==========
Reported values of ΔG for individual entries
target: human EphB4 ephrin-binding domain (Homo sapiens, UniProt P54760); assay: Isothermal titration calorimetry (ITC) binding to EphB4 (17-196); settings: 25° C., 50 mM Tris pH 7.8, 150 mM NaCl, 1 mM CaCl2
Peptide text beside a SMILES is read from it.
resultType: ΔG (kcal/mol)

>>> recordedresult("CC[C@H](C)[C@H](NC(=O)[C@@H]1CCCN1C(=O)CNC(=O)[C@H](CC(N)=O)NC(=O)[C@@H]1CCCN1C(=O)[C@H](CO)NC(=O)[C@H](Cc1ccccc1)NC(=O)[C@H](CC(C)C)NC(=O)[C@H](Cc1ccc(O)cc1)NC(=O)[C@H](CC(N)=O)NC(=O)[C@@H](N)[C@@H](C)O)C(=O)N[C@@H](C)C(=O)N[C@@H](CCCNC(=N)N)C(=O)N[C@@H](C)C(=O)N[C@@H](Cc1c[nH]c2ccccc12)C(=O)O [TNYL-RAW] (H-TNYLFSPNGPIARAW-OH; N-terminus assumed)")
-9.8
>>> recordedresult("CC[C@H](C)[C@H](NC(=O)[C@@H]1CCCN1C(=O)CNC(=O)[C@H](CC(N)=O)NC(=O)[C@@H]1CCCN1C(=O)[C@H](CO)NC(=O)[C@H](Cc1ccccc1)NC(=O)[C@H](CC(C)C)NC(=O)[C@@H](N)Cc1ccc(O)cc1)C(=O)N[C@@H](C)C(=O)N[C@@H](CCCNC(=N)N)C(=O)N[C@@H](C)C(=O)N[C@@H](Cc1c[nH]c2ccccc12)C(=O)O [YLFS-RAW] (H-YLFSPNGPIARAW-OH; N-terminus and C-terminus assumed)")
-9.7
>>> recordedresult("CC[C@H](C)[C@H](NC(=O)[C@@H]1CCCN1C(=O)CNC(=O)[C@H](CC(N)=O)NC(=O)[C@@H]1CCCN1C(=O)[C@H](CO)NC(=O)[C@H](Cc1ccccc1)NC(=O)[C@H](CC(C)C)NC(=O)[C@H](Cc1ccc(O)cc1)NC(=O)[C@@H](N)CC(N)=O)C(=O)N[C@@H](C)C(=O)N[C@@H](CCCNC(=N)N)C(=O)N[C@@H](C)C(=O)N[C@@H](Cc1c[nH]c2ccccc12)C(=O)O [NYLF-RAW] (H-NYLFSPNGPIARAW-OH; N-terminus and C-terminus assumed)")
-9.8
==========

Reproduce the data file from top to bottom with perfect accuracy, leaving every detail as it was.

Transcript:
Reported values of ΔG for individual entries
target: human EphB4 ephrin-binding domain (Homo sapiens, UniProt P54760); assay: Isothermal titration calorimetry (ITC) binding to EphB4 (17-196); settings: 25° C., 50 mM Tris pH 7.8, 150 mM NaCl, 1 mM CaCl2
Peptide text beside a SMILES is read from it.
resultType: ΔG (kcal/mol)

>>> recordedresult("CC[C@H](C)[C@H](NC(=O)[C@@H]1CCCN1C(=O)CNC(=O)[C@H](CC(N)=O)NC(=O)[C@@H]1CCCN1C(=O)[C@H](CO)NC(=O)[C@H](Cc1ccccc1)NC(=O)[C@H](CC(C)C)NC(=O)[C@H](Cc1ccc(O)cc1)NC(=O)[C@H](CC(N)=O)NC(=O)[C@@H](N)[C@@H](C)O)C(=O)N[C@@H](C)C(=O)N[C@@H](CCCNC(=N)N)C(=O)N[C@@H](C)C(=O)N[C@@H](Cc1c[nH]c2ccccc12)C(=O)O [TNYL-RAW] (H-TNYLFSPNGPIARAW-OH; N-terminus assumed)")
-9.8
>>> recordedresult("CC[C@H](C)[C@H](NC(=O)[C@@H]1CCCN1C(=O)CNC(=O)[C@H](CC(N)=O)NC(=O)[C@@H]1CCCN1C(=O)[C@H](CO)NC(=O)[C@H](Cc1ccccc1)NC(=O)[C@H](CC(C)C)NC(=O)[C@@H](N)Cc1ccc(O)cc1)C(=O)N[C@@H](C)C(=O)N[C@@H](CCCNC(=N)N)C(=O)N[C@@H](C)C(=O)N[C@@H](Cc1c[nH]c2ccccc12)C(=O)O [YLFS-RAW] (H-YLFSPNGPIARAW-OH; N-terminus and C-terminus assumed)")
-9.7
>>> recordedresult("CC[C@H](C)[C@H](NC(=O)[C@@H]1CCCN1C(=O)CNC(=O)[C@H](CC(N)=O)NC(=O)[C@@H]1CCCN1C(=O)[C@H](CO)NC(=O)[C@H](Cc1ccccc1)NC(=O)[C@H](CC(C)C)NC(=O)[C@H](Cc1ccc(O)cc1)NC(=O)[C@@H](N)CC(N)=O)C(=O)N[C@@H](C)C(=O)N[C@@H](CCCNC(=N)N)C(=O)N[C@@H](C)C(=O)N[C@@H](Cc1c[nH]c2ccccc12)C(=O)O [NYLF-RAW] (H-NYLFSPNGPIARAW-OH; N-terminus and C-terminus assumed)")
-9.8